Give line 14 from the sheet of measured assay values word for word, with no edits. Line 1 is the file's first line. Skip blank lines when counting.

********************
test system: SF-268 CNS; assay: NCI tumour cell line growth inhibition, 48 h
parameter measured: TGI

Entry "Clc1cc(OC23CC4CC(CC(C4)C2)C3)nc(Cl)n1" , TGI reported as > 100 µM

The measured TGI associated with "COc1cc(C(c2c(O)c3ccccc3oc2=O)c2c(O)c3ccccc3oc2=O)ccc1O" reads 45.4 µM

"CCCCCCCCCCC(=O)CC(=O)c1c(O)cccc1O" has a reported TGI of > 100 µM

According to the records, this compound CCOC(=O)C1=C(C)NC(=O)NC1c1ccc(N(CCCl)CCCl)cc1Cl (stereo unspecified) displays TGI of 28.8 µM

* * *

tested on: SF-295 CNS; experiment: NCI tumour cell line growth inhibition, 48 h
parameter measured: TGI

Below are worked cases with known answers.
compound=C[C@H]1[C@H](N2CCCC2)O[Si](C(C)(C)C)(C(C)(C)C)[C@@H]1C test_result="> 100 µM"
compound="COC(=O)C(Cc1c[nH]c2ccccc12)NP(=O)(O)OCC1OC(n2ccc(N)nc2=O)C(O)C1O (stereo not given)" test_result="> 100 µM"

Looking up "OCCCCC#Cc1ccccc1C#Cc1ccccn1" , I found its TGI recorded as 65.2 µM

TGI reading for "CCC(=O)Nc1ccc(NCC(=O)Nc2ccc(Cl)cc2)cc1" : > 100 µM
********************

TGI reading for "CCC(=O)Nc1ccc(NCC(=O)Nc2ccc(Cl)cc2)cc1" : > 100 µM